Cities are creatures of state law, and they are nested within our federalist system of governance. Questions of statutory preemption—where a federal or state environmental, energy, transportation or other law overrides a local government—come up all the time. For instance, many local governments have been unable to enact building electrification requirements or natural gas bans because state laws restrict them from setting construction standards. Natural gas bans in California have come under scrutiny following a court case holding they are preempted by federal law. One of the reasons congestion pricing has taken decades to get into effect in New York City is that the state and federal governments have control over things like road tolling. Preemption can get really granular: cities in Florida are barred from banning gas stations within their communities, and in Georgia they cannot even ban gas-powered leaf blowers. Local governments may also be limited in how they may raise funds through taxes or otherwise, so they may not have the resources to advance the policies they want.
Speaking as a resident of New York City, I’m a little scared of our new Local Law 97, which mandates that many buildings undertake projects to radically reduce their emissions. I fear this will make our city even more unaffordable than it already is, given that residents and businesses will have to pay for this.
We’re so glad you raised this point. Local climate laws have to take into account factors like housing affordability. Local Law 97 isn’t perfect, but it does address affordability by allowing owners of largely rent-protected buildings and other forms of affordable housing to choose alternative ways to comply if a reduction measure is too costly. State law also protects rent-stabilized tenants from significant rent increases as a result of Local Law 97. And federal incentives from the Inflation Reduction Act will make some building improvements more affordable. It’s also really important to note that affordable housing tends to be concentrated in areas of higher air pollution. Cleaning up our building stock is a public health and environmental justice imperative. Finally, nearly 90 percent of large buildings are already in compliance with the Local Law 97 standards that begin in 2024, so they will incur no additional costs until 2030. The law is already working, and so far it hasn’t proven too painful.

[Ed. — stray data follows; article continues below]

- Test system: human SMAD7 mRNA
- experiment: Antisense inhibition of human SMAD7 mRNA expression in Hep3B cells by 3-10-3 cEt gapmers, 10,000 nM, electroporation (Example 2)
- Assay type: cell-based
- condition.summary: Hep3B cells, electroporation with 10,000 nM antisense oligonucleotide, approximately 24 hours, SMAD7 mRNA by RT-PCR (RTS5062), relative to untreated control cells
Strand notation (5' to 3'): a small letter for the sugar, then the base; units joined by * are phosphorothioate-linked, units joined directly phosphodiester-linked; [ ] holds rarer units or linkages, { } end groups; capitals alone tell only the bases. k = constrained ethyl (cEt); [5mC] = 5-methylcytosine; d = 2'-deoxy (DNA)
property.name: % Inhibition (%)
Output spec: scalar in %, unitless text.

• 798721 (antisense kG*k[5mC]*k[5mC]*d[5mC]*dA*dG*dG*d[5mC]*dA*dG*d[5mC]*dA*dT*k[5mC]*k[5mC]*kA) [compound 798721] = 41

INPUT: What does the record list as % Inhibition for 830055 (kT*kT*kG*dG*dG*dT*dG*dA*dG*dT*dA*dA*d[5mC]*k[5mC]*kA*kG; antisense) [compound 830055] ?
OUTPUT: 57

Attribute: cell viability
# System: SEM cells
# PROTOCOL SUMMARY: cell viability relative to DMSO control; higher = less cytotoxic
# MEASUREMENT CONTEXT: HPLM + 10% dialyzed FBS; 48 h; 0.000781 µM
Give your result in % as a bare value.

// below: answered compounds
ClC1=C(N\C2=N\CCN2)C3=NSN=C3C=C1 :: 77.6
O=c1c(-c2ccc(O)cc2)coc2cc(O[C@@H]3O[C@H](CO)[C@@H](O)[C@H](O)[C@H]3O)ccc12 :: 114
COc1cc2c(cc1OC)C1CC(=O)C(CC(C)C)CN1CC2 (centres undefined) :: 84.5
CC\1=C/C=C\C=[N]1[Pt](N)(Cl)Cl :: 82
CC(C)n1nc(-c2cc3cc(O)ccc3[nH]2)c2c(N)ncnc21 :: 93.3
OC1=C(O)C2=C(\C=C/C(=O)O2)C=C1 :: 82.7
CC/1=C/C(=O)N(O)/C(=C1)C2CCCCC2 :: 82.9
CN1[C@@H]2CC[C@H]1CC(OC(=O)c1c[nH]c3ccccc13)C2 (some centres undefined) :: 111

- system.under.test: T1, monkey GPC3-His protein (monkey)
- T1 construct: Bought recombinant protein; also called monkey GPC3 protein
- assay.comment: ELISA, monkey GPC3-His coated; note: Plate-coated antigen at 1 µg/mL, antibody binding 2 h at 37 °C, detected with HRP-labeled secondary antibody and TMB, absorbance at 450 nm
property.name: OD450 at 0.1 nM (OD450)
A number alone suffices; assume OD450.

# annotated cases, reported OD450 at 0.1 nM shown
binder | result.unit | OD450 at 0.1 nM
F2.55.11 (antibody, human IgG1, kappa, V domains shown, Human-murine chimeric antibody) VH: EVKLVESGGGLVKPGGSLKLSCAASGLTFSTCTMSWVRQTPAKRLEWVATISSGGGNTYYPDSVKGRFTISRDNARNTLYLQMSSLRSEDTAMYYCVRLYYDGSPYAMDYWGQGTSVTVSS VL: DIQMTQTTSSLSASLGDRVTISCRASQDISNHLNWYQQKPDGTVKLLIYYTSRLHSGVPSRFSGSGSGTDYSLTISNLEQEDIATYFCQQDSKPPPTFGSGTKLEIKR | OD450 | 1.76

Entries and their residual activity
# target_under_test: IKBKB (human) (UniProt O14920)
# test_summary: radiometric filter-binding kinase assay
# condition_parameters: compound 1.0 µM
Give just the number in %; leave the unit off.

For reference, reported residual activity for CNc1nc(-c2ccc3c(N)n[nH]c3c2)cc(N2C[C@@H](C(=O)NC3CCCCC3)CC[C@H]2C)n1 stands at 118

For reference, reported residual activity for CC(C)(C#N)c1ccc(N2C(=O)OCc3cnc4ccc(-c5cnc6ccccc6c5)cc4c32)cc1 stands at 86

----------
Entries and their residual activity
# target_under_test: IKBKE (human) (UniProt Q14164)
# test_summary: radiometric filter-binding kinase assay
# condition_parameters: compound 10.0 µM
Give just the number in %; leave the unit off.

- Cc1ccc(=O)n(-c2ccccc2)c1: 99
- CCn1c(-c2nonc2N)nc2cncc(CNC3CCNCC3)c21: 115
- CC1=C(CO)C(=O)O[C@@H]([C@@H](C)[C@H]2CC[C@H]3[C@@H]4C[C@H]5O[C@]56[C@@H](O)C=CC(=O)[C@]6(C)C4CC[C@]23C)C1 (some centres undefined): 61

At least in the U.S., urban areas tend to be far more liberal and progressive than rural ones. Does this demographic by itself make it easier for cities to get something done?
Decades of disinformation and climate denial plotted by the fossil fuel industry and its political supporters have driven a political wedge into climate policy. Opposition to climate action is a central tenet of the Republican platform. Support for climate action, even if imperfect, is a tenet of the Democratic platform. So places where Republicans tend to hold power tend to lag in many areas of climate policy, and places where Democrats hold sway tend to lead. State governments can and do enact broad preemption laws that restrict more populous (and sometimes but not always more liberal) cities from taking certain actions. We hope that the increasing recognition of the reality of climate change continues in cities, states and at the national level. It may well be that there is something of a disconnect between the politicians making decisions on climate policy and the demographics they are supposed to represent.